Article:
x Abu Dhabi, UAETuesday 25 July 2017

'I drive with a grin on my face'

Despite their niggles, Italian cars are more rewarding for this Dubai-based architect.

Onno Le Roy cheerfully endures the hard work that is part and parcel of owning a Lancia Delta and an Alfa Romao Sprint Zagato.
Onno Le Roy cheerfully endures the hard work that is part and parcel of owning a Lancia Delta and an Alfa Romao Sprint Zagato.

If the Marmite marketing principle that you either love it or hate it could be applied to two car marques then it is surely the often misunderstood Italian duo of Alfa Romeo and Lancia. While the two are not as glamorous as the bigger badges to come from that country, one Dubai-based architect sits firmly in the love group for both. As a proud owner of a 1995 Lancia Delta Integrale Evoluzione II, a Giallo Ginestra limited edition, and a rare 1991 Alfa Romeo Sprint Zagato, Onno Le Roy has almost restored them back to full glory since arriving to the UAE from New Zealand three-and-a-half years ago.

Whether it is the innovative yet troublesome Lancia or the subjectively good-looking Alfa, Le Roy sees the beauty and brilliance in both his cars, but he also understands why they are not everybody's cup of tea. "With Italian cars, I have found them more interesting than German cars," Le Roy says. "When I first arrived here I bought myself a [Porsche] Boxster S. It had no soul and it was almost boring to drive it.

"With my Italian cars, I drive with a grin on my face. There's something special about them. Yes, they need a lot more maintenance than most cars and sometimes they play up but they are a lot more rewarding to drive." Take his Alfa Romeo Sprint Zagato, for example. Only 1,036 were ever built and it was the last Alfa to be commercially designed by the Zagato design company in Milan. Hand-built, the SZ's looks divide opinion.

"Some people find it outrageously ugly but to some, they find it quite pretty," Le Roy says. "I think you have to be near it for some time. Then it grows on you. Personally, I am really stoked with it." Le Roy came about owning the SZ after some detective work. Interested by the car's history and design, the idea of owning one came 18 months ago in Dubai when discussing its merits with a friend. "We got in touch with the Alfa dealership in the UAE to see if there were any in the region and if any were for sale. There was one in Umm Ramool belonging to an Emirati," Le Roy recalls. "It was completely run-down and scratched but in reasonable working condition. After six weeks we stepped it up and made an offer."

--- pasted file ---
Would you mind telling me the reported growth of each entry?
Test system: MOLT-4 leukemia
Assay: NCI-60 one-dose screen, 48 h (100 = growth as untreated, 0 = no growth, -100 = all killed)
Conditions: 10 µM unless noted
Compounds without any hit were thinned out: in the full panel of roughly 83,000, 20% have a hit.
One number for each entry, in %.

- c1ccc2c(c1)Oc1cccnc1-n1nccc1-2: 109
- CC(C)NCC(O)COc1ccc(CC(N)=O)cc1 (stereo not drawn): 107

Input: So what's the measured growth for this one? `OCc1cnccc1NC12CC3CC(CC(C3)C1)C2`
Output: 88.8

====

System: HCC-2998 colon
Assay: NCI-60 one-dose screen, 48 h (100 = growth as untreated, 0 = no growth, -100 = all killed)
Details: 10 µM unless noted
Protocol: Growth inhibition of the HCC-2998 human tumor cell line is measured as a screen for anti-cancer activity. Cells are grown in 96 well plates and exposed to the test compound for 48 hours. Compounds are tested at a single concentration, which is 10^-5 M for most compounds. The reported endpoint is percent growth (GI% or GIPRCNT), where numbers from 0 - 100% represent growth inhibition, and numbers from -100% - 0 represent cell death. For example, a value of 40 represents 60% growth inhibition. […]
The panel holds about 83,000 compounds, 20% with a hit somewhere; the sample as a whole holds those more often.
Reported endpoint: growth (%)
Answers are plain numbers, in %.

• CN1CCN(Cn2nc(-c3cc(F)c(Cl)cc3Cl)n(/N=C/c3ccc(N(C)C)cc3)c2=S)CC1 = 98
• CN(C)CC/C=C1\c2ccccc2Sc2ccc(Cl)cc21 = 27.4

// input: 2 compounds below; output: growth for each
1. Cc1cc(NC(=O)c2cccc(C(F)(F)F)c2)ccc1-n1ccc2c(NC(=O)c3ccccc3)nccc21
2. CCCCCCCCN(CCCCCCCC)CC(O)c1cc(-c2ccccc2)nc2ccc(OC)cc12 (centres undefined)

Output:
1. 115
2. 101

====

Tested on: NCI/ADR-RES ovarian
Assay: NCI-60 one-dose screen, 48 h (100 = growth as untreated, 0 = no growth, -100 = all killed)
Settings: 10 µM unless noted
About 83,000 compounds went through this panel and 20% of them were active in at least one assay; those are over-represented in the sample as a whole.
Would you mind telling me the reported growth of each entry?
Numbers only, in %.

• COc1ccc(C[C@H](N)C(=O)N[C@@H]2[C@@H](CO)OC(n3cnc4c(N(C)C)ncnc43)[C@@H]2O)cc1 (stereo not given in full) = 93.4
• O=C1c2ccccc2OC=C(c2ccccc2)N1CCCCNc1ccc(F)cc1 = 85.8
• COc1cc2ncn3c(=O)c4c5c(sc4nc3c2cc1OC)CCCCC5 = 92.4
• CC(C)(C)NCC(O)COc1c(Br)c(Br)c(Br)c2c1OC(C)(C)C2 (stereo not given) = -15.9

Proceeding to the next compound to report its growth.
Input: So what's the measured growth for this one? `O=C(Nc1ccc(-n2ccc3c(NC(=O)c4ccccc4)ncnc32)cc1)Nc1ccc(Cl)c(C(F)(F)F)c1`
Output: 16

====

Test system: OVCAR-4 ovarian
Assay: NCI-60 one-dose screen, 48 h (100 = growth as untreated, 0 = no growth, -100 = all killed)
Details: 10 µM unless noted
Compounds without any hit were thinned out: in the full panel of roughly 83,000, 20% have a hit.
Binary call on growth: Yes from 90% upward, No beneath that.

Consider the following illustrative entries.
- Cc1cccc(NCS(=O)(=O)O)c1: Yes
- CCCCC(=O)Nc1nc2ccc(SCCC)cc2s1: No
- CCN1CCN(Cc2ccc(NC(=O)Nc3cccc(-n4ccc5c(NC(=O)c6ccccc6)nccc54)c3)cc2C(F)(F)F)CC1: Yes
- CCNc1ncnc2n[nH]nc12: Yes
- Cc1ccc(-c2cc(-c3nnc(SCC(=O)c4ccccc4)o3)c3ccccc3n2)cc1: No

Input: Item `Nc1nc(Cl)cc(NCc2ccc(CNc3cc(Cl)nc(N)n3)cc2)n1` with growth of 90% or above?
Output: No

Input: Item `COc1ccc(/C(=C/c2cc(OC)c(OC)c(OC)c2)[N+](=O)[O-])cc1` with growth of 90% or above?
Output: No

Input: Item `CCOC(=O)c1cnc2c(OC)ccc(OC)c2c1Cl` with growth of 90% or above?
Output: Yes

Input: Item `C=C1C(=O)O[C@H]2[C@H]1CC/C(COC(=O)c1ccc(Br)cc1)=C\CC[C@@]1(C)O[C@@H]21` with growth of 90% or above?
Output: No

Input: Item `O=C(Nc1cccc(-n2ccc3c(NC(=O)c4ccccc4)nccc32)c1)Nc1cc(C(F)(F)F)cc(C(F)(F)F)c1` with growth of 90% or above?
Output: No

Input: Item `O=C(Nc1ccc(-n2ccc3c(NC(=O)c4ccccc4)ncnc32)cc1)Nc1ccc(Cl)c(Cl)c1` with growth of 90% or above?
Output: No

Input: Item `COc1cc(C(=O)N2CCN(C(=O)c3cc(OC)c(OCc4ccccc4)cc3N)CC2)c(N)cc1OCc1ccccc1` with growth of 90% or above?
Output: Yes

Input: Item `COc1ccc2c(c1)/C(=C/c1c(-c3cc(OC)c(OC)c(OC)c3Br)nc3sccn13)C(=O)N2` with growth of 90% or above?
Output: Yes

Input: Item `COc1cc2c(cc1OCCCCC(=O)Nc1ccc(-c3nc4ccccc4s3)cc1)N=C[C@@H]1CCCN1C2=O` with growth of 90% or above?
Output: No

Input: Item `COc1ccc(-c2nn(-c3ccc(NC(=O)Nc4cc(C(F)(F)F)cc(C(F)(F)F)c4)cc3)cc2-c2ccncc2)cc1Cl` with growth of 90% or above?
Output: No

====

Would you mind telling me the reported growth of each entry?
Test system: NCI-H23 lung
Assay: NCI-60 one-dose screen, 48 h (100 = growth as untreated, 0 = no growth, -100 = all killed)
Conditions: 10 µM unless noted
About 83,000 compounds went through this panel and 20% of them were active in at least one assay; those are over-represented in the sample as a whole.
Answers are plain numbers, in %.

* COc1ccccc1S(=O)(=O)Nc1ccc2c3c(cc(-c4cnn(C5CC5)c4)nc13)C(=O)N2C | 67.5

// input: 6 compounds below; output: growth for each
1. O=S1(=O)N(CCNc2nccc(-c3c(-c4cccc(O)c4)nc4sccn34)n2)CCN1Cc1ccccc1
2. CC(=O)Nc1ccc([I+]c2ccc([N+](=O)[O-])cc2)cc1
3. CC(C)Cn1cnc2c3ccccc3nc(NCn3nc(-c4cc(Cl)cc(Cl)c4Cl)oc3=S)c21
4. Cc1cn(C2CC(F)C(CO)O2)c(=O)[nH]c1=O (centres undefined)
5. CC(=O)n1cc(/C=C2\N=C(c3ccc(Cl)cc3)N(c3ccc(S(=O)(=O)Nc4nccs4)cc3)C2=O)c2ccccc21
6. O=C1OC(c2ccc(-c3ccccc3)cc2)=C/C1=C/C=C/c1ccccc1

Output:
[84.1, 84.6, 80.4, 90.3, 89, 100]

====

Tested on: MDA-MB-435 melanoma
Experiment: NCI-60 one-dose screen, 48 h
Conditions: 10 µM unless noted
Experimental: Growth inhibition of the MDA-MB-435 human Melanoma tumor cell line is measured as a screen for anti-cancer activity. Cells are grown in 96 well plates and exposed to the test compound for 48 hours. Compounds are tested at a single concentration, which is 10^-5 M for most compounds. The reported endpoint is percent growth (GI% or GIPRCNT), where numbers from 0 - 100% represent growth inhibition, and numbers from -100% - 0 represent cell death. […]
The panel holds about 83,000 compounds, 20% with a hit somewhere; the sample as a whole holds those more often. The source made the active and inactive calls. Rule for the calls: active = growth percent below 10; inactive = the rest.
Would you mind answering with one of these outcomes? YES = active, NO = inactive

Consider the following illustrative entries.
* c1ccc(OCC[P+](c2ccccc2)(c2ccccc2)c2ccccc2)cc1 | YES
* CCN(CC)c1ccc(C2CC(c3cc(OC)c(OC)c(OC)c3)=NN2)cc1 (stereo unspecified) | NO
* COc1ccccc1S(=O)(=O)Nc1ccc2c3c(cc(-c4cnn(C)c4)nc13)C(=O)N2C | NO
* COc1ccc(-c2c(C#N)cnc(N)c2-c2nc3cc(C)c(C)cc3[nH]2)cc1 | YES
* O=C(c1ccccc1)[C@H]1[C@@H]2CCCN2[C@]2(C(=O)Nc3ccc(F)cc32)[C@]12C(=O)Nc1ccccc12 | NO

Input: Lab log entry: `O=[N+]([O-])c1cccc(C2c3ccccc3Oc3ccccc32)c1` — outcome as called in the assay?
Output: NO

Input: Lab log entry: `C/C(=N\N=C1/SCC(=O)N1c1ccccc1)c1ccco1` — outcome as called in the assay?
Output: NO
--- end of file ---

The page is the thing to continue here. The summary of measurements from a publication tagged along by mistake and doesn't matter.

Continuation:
Le Roy has been busily bringing the SZ back into mint condition for the past seven months, but admits there is still work to be done. However, Le Roy's real passion is for Lancia and he still runs the Lancia register back home in New Zealand. When he first arrived here, he was worried that the Delta would not withstand the climate. However, after bumping into a fellow Lancia driver in the UAE, he was assured they can take the heat.

"I had a 1991 Delta in New Zealand and I missed it. I was nervous that the Delta would overheat in the climate," he says. "After hearing that it was fine out here, I got on to the internet and found one from Japan. Le Roy would have considered importing the one in New Zealand; however it was converted to a right-hand drive that cannot be registed in the UAE. Le Roy also says that he finds that Lancias from Japan are in better condition and cheaper than from their native Europe.

While importing and registering a car into the UAE may appear a daunting process - especially with Lancia's reputation of "borrowing" different car parts in production - Le Roy found that it was not an arduous task. "I had an agent at the port so it was pretty straightforward. Registering it was easy and I was soon driving it," he says. "To put it this way; the whole process was easier than I expected."

Since restoring it at around Dh100,000, Le Roy has given the Delta, which has racing ingrained in its DNA, a new lease of life around the Dubai Autodrome. And it is not too shabby against its contemporary rivals. "Lancia were always 10 years ahead of the competition technically," Le Roy says. "Just look at how unbeatable they were in the WRC [World Rally Championship]. Even today, you would have to come with a very good modern car if you want to beat it.

"My friend also drives a Delta and he goes more often on the track. He says that in an hour and half of racing, only a Ferrari F430 passed him. He managed to keep a whole host of Bentleys, Aston Martins and Porsches behind. "It just shows how good Lancia is even today. Even with 20-year-old technology it is still strong and still keeps up with modern cars." snelmes@thenational.ae